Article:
(Also for Three-Word Wednesday and ABC Wednesday: "H" is for "Happy.")
But there’s a problem.
The play is so well known it’s hard to say something about it that hasn’t been said before - and maybe too often. So I thought I’d just mention a few of the lesser-known facts about this delightful work. Let’s start with this:
In the play it’s a night like a dream and everything’s a bit crazy. Large numbers of fairies come out and do their fairy thing.
(Does that happen rarely? No, fairy often.)
It's my duty to point out that Will Shakespeare’s fairyland isn’t like any other. In his plays the gossamer types can be evil.
Will was influenced by the prevailing belief of the English peasants. When something bad happened, you had something, or someone, to blame it on.
If you have a perfectly healthy baby and the next morning it’s sickly, one of them dam’ fairies had come and switched them, took the healthy kid and left a “changeling.”
I don’t know how closely Shakespeare studied his Freud, but there’s no denying that an important element of the play, the wood outside Athens, is the land of the id, the home of the unconscious and uncontrollable impulse.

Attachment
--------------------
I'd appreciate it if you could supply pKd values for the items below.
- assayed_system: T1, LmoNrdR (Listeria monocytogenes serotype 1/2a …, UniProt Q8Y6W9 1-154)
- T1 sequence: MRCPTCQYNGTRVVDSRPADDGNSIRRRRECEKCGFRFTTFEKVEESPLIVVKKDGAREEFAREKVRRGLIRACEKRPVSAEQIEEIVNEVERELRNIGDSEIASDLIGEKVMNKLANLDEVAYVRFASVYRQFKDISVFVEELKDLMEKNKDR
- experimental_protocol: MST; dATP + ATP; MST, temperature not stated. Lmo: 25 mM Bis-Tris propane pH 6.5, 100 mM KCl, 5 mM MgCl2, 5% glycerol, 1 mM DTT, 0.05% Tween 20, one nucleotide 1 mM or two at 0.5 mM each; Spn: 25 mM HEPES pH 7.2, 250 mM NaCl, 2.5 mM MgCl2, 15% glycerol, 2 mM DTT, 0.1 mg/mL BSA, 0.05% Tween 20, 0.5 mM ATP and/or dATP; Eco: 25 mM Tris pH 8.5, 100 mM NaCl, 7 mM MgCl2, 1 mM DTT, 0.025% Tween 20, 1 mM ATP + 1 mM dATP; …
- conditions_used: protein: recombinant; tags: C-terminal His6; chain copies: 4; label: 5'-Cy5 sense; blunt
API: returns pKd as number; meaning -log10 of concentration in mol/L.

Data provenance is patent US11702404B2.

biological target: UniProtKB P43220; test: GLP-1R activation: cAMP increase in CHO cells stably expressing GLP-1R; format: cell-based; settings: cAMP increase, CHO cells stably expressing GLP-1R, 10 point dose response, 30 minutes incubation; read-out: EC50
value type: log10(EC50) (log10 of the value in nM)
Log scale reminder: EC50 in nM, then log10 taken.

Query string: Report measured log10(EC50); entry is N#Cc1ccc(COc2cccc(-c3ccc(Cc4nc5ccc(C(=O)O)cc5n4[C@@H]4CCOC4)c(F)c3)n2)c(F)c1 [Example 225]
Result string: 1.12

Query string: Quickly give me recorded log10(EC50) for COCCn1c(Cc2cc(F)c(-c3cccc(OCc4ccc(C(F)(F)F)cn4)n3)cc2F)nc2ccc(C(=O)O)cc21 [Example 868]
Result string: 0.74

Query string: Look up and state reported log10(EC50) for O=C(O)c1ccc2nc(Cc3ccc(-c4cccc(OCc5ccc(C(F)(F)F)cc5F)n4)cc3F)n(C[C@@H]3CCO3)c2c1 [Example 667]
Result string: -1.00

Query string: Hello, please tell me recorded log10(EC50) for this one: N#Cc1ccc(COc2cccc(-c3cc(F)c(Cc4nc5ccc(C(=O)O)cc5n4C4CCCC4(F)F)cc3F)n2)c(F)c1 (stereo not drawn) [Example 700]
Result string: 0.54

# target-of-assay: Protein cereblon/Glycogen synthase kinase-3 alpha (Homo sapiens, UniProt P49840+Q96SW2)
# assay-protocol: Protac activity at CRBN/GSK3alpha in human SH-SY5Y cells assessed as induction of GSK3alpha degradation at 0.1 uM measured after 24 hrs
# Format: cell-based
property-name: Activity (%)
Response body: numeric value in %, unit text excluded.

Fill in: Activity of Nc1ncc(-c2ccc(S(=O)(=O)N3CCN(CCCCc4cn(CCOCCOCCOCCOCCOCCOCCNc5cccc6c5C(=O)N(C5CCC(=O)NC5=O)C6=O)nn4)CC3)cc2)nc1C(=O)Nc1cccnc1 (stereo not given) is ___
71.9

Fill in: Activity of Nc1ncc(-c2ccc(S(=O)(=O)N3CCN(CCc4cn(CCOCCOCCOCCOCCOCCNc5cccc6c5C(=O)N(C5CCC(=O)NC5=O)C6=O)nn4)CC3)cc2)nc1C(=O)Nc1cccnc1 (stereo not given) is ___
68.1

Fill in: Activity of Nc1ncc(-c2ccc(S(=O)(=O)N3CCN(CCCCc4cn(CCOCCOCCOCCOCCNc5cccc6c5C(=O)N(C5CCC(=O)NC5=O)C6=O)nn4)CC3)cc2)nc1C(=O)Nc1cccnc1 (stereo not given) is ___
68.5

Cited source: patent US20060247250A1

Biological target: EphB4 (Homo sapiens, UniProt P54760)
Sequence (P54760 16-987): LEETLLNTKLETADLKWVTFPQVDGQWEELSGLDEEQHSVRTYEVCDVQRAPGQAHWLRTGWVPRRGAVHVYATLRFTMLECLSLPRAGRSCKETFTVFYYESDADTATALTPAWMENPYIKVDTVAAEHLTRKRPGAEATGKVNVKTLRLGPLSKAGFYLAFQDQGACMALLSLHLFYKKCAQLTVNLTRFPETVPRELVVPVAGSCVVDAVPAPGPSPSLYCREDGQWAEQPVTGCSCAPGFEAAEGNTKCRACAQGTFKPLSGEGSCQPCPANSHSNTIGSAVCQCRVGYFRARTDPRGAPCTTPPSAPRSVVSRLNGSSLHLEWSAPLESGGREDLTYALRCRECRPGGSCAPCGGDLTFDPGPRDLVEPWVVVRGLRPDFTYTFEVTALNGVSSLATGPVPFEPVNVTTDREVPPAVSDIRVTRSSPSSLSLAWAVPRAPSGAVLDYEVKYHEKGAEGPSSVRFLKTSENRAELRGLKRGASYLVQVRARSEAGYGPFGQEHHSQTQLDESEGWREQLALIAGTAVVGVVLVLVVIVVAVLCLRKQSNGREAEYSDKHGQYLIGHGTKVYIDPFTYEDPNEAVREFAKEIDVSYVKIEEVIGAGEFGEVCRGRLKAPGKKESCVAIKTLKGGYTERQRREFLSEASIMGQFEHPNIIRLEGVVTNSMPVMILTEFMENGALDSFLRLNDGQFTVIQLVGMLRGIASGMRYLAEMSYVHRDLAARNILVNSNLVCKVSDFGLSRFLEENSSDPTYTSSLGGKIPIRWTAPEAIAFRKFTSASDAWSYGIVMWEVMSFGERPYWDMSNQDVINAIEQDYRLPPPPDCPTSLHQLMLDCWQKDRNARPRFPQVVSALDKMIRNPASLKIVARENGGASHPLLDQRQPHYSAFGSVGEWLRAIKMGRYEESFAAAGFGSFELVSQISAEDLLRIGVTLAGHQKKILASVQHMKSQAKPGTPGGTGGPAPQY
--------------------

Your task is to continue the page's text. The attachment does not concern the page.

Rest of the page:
I think it’s safe to say Will’s Boss, Queen Liz the One, was in attendance at the play’s first performance. Why? Because he goes out of his way to pay her a soothing compliment in the lines he wrote for the occasion.
You see, Oberon mentions that there is one individual who is above all the erotic banter and hanky-panky that goes on: without naming her, he is referring to Queen Elizabeth herself.
It seems Cupid took a shot at her, but to no avail.
Oberon: “A certain aim he took at a fair vestal, throned by the west, and loos’d his love shaft smartly from his bow, as it should pierce a hundred thousand hearts. But the imperial votr’ess passed on, in maiden meditation, fancy-free.”
In other words, Elizabeth is above such stuff; she’s busy creating the British Empire.
Perhaps the most famous single scene from this play has the beauteous Queen Titania falling madly in love with humble Nick Bottom, a weaver.
Nick isn’t much to look at in the best of times. But as I’m sure you know, he has been cursed (as who among us has not?) In his case, the curse is that he has been turned into a jassack.
Titania: “Come sit thee down upon this flow’ry bed
While I thy amiable cheeks do coy,
And stick musk-roses in thy sleek, smooth head
And kiss thy fair large ears, my gentle joy.”
Too bad, like so many summer romances, l’affaire Titania-Bottom doesn’t last long.
Well, actually, since it’s now the beginning of September, it may be a bit late for a play about mid-summer. (The actual time in the play seems to be some time in May.) But for Will S, time didn't seem to matter.
Basically, it's a happy play. As a producer you can put it on these days as a work of exotic moonshine, a theatrical trifle. Or you can study it seriously – as I have certainly not done in this post - and come to realize that it is a complex and exacting work of art.
(Also submitted to Sunday Scribblings)
1 year ago